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Shanghai - top restaurant feedback needed

I'm going to Shanghai in June and am researching options for a nice dinner - I've narrowed down to the list below but need some help with the final decision. Food needs to be great, but I'm also taking into consideration atmosphere and views:

3 on the Bund restaurants:
- Laris
- Jean Georges
- Whampoa Club
- New Heights

M on the Bund

Any feedback or additional suggestions would be much appreciated.
Thanks in advance!

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  1. I've only been to Whampoa Club. I was not bowled over by the food, or the service, but the view of the river and Pudong is certainly lovely if you are seated next to the window. There are only a few tables along the window, so make sure to ask for one in advance. I wrote a report about my meal there which you can find, I hope, with a search.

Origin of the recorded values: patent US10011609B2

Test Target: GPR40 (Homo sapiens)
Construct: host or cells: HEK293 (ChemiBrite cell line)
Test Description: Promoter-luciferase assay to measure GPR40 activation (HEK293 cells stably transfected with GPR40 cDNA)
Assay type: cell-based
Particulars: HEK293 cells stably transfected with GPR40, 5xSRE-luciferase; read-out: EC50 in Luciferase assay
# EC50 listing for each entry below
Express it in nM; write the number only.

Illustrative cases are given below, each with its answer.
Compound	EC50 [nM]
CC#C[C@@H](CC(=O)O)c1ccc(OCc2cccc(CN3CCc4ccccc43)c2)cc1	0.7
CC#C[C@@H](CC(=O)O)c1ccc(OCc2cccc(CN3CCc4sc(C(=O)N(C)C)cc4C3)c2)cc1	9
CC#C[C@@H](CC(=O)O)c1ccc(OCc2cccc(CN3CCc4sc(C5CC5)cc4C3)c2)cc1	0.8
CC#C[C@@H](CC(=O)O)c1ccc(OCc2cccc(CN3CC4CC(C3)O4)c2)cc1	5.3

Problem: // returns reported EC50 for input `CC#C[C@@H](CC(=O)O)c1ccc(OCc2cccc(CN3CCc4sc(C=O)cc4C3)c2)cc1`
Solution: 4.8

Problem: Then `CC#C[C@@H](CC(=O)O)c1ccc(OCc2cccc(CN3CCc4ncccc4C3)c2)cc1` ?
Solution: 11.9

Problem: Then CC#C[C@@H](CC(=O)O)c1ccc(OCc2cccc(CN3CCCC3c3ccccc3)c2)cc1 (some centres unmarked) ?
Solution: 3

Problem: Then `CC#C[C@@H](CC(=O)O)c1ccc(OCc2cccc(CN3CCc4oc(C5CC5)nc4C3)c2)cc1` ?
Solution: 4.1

1. I haven't been to Shanghai for over a year (and in fast-moving Shanghai, things could've changed beyond recognition), so my comments, based on my experiences there last year in January & March should be taken with a time caveat. Actually, my personal choice if it's only going to be only one dinner would be M on the Bund!

      Here are my takes on the restaurants you mentioned: